Titanic was. So was Waterworld. Heck, even The Adventures of Baron Munchausen was. Blockbusters? No. Oscar winners? Wrong again. Yet these three films do share one unfortunate characteristic-- each of these pictures was over budget, drastically in some cases. Although caused by different forces and cured by different individuals, each film eventually forced someone to pay a great deal of money unexpectedly. Like many unforeseen expenses, these too can be insured against. Enter stage right, a completion guaranty company.
Any and all film productions financed by non-producer third parties should have a completion guaranty. In the most fundamental terms, a completion guaranty does exactly what its name implies-- it guarantees that a film will be completed and delivered to the distributor by a certain date. In furtherance of this promise, the completion guarantor has the contractual authority and obligation to: 1) compel the producer to complete and deliver the film and advance any sums in excess of the budget required by the producer to do so, 2) take over production herself and complete and deliver the film, or 3) abandon production and repay the financier out-of-pocket expenditures plus interest with respect to the film up to the contractually established limit of liability.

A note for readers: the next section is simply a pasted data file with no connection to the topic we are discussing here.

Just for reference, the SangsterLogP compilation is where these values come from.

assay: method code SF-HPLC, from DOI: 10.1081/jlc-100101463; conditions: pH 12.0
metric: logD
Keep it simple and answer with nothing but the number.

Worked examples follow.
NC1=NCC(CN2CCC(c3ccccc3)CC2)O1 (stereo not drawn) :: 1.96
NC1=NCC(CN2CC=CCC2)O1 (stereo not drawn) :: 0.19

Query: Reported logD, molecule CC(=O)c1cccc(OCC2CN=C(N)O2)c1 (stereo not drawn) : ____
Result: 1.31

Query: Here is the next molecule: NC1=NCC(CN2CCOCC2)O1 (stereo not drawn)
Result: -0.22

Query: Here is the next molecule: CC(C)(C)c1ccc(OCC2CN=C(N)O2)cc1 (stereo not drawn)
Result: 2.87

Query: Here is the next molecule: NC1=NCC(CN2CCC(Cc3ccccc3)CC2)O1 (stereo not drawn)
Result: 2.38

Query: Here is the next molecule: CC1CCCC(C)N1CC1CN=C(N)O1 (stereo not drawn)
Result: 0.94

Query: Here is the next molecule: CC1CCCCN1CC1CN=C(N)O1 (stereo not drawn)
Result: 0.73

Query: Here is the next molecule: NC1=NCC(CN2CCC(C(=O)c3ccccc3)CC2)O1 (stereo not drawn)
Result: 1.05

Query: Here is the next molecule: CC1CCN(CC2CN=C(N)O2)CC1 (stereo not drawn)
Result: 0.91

Understanding the detailed operations of a completion guaranty requires a base knowledge of the underlying film transaction. The simplest form of film financing involves four major players: producer, distributor, financier, and guarantor.
James W. Coupe,
Guarantying a Hit (or Miss): Understanding the Completion Guaranty Business in Hollywood,
2 Vanderbilt Journal of Entertainment and Technology Law
Available at: https://scholarship.law.vanderbilt.edu/jetlaw/vol2/iss2/1